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Bowl barrow and adjacent section of a boundary bank in Rendlesham Forest, 1400m west of Valley Farm

List Entry Summary

This monument is scheduled under the Ancient Monuments and Archaeological Areas Act 1979 as amended as it appears to the Secretary of State to be of national importance. This entry is a copy, the original is held by the Department for Culture, Media and Sport.

Name: Bowl barrow and adjacent section of a boundary bank in Rendlesham Forest, 1400m west of Valley Farm

List entry Number: 1017576

Location

The monument may lie within the boundary of more than one authority.

County: Suffolk

District: Suffolk Coastal

District Type: District Authority

Parish: Boyton

County: Suffolk

District: Suffolk Coastal

District Type: District Authority

Parish: Capel St. Andrew

National Park: Not applicable to this List entry.

Grade: Not applicable to this List entry.

Date first scheduled: 26-Jan-1993

Date of most recent amendment: Not applicable to this List entry.

Legacy System Information

The contents of this record have been generated from a legacy data system.

Legacy System: RSM

UID: 21254

Asset Groupings

This list entry does not comprise part of an Asset Grouping. Asset Groupings are not part of the official record but are added later for information.

List entry Description

Summary of Monument

Legacy Record - This information may be included in the List Entry Details.

Reasons for Designation

Bowl barrows, the most numerous form of round barrow, are funerary monuments dating from the Late Neolithic period to the Late Bronze Age, with most examples belonging to the period 2400-1500 BC. They were constructed as earthen or rubble mounds, sometimes ditched, which covered single or multiple burials. They occur either in isolation or grouped as cemeteries and often acted as a focus for burials in later periods. Often superficially similar, although differing widely in size, they exhibit regional variations in form and a diversity of burial practices. There are over 10,000 surviving bowl barrows recorded nationally (many more have already been destroyed), occurring across most of lowland Britain. Often occupying prominent locations, they are a major historic element in the modern landscape and their considerable variation of form and longevity as a monument type provide important information on the diversity of beliefs and social organisations amongst early prehistoric communities. They are particularly representative of their period and a substantial proportion of surviving examples are considered worthy of protection.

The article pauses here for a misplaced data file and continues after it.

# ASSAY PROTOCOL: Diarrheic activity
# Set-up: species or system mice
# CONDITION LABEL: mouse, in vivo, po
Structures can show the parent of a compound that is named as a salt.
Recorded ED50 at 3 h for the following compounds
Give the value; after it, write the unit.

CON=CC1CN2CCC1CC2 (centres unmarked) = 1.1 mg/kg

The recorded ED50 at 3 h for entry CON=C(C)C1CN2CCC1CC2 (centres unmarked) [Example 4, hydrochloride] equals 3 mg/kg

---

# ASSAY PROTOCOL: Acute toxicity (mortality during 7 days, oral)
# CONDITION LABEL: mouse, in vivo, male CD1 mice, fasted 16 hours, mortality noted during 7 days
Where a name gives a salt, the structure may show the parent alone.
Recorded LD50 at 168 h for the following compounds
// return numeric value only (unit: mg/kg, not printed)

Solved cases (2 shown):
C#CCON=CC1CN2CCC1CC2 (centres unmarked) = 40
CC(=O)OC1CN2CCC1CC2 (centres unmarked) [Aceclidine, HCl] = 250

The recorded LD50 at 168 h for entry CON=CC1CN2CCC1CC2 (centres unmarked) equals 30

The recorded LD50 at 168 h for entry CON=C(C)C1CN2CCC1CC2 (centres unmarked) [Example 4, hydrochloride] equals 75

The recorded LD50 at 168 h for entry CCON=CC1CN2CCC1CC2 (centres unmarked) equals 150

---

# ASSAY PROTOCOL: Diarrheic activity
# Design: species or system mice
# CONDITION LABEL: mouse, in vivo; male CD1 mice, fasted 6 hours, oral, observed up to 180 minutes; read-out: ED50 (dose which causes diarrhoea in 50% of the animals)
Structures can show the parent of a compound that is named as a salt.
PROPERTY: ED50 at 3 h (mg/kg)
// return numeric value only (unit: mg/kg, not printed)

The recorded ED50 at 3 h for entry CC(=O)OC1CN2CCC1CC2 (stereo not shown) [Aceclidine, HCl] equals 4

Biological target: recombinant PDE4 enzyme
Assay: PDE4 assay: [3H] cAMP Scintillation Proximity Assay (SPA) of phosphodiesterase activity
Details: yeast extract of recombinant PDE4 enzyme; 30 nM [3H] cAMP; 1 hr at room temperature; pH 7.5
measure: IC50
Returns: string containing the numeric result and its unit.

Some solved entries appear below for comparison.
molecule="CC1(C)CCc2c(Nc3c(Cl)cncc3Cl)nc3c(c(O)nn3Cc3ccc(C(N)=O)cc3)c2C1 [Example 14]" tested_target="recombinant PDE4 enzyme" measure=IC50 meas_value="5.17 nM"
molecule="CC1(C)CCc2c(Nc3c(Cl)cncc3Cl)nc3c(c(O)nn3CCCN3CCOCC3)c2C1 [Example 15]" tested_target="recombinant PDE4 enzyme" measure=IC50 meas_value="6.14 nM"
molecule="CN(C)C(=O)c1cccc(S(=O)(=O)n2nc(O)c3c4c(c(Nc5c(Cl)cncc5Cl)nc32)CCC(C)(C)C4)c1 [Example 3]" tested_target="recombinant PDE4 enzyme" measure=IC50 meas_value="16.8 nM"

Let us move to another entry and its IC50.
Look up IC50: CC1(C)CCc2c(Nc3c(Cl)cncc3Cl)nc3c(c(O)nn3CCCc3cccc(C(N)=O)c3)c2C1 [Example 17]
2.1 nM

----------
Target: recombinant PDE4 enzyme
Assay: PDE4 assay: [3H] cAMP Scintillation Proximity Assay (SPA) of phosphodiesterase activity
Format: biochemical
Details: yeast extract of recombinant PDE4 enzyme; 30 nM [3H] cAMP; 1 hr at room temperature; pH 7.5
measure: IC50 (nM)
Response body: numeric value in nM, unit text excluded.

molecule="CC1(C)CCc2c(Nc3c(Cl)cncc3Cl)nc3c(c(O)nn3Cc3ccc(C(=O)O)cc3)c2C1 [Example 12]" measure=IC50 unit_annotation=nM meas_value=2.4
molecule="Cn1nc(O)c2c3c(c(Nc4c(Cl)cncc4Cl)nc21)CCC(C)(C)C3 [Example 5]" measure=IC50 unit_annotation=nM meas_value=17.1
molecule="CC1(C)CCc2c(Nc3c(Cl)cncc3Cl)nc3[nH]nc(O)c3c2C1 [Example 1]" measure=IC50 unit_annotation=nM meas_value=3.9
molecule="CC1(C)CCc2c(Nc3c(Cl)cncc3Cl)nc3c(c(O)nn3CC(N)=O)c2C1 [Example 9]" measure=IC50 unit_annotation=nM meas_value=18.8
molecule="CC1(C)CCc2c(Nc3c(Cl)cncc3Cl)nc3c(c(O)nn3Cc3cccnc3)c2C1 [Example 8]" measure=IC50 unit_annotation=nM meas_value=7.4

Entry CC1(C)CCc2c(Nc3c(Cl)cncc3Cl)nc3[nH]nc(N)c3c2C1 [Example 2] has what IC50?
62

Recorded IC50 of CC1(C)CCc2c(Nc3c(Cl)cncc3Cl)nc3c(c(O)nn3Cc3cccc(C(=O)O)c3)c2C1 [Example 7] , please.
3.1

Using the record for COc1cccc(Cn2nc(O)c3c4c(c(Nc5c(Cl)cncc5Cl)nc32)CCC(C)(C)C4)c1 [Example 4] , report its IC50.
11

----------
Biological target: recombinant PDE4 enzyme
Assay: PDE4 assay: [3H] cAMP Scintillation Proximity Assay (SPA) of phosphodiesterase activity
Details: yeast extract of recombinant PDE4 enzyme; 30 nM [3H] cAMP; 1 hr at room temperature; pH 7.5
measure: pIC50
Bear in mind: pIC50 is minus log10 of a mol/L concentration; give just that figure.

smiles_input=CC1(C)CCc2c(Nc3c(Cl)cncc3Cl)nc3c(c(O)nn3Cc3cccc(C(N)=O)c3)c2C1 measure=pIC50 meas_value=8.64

The mound of the barrow 1400m west of Valley Farm may have undergone some superficial disturbance as a result of forestry work on the site, but the greater part of the monument survives well. Evidence concerning the construction and use of the barrow and the local environment prior to and at the time of its construction will be contained in the mound itself, in the soils preserved beneath the mound and also in deposits in the buried ditch which surrounds it. The importance of the barrow is enhanced by its proximity to several others in the area, the closest being 160m to the south-east. The relationship between the barrow and the adjacent boundary bank will, in addition, be of interest for the medieval landscape history of the area.

History

Legacy Record - This information may be included in the List Entry Details.

Details

The monument includes a small bowl barrow and a section of an adjacent boundary bank. The barrow is visible as a sub-circular, earthen mound which is encircled by a ditch. The mound stands to a height of 1m and covers an area measuring 11m east-west by 8m north-south. The surrounding ditch, from which earth was dug and used during construction of the barrow, has become almost completely filled, but is marked by a slight hollow in the ground surface to the south of the mound. On the north side of the mound, and distinct from it, is a bank c 1.3m high and 5m wide which marks the boundary between the parishes of Boyton to the south and Capel St Andrew to the north. The construction of this bank subsequent to the barrow accounts for the truncated appearance of the mound on the north side. On the mound is set a limestone boundary marker dated to the late 18th century and inscribed with the letters A H on the south face and B.T(?) on the north face. A H may signify Lord Archibald Hamilton who was a landowner in the area between about 1771-1786. Prehistoric bowl barrows were sometimes re-used as boundary markers in medieval times, and the relationship between the boundary bank and this barrow is of particular interest.

MAP EXTRACT The site of the monument is shown on the attached map extract. It includes a 2 metre boundary around the archaeological features, considered to be essential for the monument's support and preservation.

Selected Sources

Other
Site Report, Newman, J, Suffolk SMR BOY 012, (1985)

National Grid Reference: TM 35240 46978

Map

Map
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This copy shows the entry on 25-Nov-2017 at 02:17:01.

End of official listing